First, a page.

I think about how I used to freeze whenever I was confronted by an intimidating person. Learning self-defense only pertained to the physical. I love that this book teaches you how to protect yourself from intimidating people verbally; how important it is to stay calm and keep the peace. I believe that even a softie like me can acquire the skills to diffuse an emotional person vs. my previous pattern of avoidance. Perhaps I won't feel like I have to hide from the world as much.

I sure wish I knew these methods while my only child was growing up. Perhaps I can pass on some of what I learn so when his daughter reaches rebellious teenage years, he’ll be prepared. Teenagers often transform into Difficult People who challenge everything with the word “why.” They must do so to develop a sense of autonomy. Don't take it personally. Keep in mind that many adults are still emotionally teenagers in one way or another… where the category of Difficult People comes in.

Here are some highlights from the book:

Most people oppose change. They will fight to keep things the way they are. The secret is simple: It’s okay if someone insults, resists, or attacks you. Laugh it off. Show that it has no meaning, no sting. If you fight back and resist the affront, you give it life and credibility. If you defend yourself, you invite counterattack... an attack carries only the weight he allows it to.

...there are three basic types of people in the world, and each should be handled differently. There are Nice People, Difficult People, and Wimps.

When you shift from resisting to appreciating and even welcoming Difficult People, things become interesting and less tense.

Wimps are the ones who sound like Nice People but are closet Difficult People. They may … compliment you on … but later they get you back, in the back …

This is the communication warrior’s real service: staying calm in the midst of conflict, deflecting verbal abuse, and offering empathy in the face of antagonism. If you cannot empathize with people, you don’t stand a chance of getting them to listen to you, much less accepting your attempts to help--sincere as you may be.

If you take a moment to think as another might be thinking, then speak with his perspective in mind, you can gain immediate rapport. Ill-fitting as his shoes may be, walk a few steps in them. Only then can you provide real understanding and reassurance. Only then can you help that person see the consequences of what he is doing or is about to do. Only then can you help him make enlightened decisions.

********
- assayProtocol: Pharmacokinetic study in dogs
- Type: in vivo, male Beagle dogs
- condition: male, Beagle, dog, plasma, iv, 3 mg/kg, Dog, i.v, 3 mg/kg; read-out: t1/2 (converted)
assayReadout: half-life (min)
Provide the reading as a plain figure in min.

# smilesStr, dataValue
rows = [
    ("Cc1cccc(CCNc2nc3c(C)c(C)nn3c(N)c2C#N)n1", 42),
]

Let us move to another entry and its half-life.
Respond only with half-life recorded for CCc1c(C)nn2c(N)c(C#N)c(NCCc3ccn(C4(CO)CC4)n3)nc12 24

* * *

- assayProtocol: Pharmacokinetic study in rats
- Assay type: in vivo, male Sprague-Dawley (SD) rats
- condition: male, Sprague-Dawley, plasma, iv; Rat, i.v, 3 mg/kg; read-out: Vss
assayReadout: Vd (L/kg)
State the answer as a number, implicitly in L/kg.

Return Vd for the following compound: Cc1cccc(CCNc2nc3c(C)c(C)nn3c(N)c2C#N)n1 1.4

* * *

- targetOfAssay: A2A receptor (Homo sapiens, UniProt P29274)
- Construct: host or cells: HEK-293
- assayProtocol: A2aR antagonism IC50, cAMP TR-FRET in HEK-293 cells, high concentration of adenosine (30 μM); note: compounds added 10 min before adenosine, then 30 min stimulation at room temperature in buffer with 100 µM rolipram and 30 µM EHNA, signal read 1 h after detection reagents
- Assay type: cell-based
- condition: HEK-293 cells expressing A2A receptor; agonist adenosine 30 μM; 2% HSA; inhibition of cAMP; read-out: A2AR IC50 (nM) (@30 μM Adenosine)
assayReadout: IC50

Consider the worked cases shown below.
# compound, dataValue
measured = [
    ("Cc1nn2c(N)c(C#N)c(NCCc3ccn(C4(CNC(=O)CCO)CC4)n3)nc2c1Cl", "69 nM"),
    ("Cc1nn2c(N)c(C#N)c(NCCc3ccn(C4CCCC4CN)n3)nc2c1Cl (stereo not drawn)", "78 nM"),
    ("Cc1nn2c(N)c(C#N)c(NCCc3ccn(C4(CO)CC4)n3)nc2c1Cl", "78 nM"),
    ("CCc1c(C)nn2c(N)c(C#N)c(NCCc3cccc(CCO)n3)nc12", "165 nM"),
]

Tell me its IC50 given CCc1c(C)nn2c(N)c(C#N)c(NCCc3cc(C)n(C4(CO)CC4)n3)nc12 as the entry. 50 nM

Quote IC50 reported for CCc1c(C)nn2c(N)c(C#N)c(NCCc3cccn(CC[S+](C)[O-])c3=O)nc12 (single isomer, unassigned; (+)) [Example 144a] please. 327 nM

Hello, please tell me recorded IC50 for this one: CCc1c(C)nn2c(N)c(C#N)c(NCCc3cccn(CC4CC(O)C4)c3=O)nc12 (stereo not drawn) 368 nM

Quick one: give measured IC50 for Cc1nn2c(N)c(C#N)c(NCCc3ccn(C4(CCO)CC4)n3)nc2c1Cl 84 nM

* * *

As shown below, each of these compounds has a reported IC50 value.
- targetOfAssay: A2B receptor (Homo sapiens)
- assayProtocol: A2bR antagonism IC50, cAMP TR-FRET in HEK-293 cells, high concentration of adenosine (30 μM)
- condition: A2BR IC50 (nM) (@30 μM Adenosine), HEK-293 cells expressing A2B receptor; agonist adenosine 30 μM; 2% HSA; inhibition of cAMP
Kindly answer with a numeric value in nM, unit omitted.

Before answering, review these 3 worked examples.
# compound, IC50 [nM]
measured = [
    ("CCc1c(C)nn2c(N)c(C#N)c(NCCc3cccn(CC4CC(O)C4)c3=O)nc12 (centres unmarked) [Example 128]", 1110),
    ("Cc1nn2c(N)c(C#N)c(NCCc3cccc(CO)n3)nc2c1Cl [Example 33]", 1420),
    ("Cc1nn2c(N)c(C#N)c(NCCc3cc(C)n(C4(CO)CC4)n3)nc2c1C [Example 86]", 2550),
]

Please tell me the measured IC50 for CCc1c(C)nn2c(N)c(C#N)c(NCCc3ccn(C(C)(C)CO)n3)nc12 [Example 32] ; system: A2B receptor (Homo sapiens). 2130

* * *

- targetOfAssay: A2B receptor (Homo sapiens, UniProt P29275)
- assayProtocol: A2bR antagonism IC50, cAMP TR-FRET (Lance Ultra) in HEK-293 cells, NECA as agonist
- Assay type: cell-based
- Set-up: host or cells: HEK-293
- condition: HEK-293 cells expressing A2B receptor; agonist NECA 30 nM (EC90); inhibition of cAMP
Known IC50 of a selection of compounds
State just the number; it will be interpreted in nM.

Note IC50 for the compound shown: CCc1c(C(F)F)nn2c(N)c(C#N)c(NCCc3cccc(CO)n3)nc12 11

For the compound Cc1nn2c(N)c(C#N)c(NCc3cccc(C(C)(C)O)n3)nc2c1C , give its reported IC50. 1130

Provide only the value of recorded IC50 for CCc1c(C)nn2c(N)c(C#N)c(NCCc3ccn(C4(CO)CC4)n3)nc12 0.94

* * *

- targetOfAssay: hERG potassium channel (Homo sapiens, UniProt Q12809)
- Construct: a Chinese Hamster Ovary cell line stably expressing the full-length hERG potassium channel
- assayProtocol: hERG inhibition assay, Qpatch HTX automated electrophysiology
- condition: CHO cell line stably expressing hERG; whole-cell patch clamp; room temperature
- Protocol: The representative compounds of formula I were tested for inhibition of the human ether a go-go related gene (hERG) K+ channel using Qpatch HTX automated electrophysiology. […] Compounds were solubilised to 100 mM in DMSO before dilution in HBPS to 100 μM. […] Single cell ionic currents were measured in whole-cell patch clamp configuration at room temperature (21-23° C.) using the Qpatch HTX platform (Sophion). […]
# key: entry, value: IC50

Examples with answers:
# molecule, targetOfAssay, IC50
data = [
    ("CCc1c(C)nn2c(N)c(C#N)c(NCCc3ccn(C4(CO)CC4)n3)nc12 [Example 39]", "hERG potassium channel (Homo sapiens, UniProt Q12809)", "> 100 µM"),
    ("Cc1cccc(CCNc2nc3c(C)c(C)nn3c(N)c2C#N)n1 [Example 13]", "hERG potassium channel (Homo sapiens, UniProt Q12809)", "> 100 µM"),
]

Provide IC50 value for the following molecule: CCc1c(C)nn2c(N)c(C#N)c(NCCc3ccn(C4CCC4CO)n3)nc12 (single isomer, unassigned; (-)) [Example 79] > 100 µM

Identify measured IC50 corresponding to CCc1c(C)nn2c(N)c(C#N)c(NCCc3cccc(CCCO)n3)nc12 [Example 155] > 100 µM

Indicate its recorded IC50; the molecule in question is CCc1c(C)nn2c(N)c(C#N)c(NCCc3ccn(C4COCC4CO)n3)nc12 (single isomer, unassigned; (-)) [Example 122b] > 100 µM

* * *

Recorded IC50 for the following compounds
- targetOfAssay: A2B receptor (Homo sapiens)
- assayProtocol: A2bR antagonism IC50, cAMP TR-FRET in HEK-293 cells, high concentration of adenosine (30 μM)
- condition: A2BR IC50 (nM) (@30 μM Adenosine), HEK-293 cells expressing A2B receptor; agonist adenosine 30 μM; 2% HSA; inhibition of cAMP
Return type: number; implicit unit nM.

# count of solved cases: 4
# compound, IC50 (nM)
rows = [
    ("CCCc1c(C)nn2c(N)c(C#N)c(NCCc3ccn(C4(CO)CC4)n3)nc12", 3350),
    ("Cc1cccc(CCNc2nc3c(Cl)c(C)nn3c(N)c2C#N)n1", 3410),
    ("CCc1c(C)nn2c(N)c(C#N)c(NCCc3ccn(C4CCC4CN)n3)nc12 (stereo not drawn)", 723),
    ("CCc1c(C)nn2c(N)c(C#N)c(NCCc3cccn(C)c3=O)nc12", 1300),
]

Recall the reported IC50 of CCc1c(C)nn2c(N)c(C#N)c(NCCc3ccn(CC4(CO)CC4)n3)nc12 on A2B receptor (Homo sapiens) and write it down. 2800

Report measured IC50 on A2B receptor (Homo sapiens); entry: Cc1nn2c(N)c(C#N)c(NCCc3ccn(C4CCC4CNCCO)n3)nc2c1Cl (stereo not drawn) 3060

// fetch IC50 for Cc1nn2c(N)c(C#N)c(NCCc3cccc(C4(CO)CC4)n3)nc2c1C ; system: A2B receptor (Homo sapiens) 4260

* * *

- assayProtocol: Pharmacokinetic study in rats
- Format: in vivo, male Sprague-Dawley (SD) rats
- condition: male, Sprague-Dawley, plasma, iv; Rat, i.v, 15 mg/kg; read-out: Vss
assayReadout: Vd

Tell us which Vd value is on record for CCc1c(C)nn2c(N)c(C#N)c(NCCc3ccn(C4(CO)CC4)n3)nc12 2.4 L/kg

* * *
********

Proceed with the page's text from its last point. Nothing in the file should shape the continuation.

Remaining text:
We all deal with people “under the influence” nearly everyday. If it’s not alcohol or drugs, it’s frustration, fear, impatience, lack of self-worth, defensiveness, and a host of other influences. Doesn’t it make sense that we should develop a state of mind that will allow us to skillfully interact with these people…

The goal of persuasion is to generate voluntary compliance.

Admittedly, my experience was from a police perspective. But isn’t what I did also what we do when we deal with our children, whether trying to keep them off drugs, get them to come in early, get them to take out the trash, or get them to study? We need to sound as if we care, keep our egos out of it, find the right words to reach them, and present options that will have a powerful influence.

Chapter 27 is a summary of the 26 principles presented in this book.

Chapter 28 is the Five Universal Truths That Fit All:

>All cultures want to be respected and treated with dignity, regardless of the situation.
>All people would rather be asked than told what to do.
>All people want to know why they are being asked or told to do something.
>All people would rather have options than threats.
>All people want a second chance to make matters right. People are human; we err and act in ways we wish we hadn’t. 

Buy the book on Amazon.


No comments:

Post a Comment

Please leave a comment below.